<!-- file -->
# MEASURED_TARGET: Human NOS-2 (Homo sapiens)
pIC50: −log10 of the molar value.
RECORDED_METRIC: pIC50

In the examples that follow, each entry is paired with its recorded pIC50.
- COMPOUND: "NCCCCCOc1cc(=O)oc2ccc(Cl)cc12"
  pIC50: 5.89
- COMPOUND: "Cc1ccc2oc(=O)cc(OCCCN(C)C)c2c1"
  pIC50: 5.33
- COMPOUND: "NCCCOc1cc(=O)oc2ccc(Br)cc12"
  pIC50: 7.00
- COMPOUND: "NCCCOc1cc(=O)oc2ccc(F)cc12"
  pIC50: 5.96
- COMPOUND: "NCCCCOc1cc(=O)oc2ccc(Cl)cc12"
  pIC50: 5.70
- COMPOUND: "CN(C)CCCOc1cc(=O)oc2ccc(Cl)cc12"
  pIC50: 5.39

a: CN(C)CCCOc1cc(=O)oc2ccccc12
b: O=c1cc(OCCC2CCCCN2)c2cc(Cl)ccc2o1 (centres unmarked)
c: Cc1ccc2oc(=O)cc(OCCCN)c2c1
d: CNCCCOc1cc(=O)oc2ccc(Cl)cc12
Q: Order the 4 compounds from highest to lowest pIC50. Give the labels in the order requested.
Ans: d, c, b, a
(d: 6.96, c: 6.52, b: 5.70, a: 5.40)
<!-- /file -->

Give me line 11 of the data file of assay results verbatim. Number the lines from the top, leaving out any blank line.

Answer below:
- COMPOUND: "NCCCOc1cc(=O)oc2ccc(F)cc12"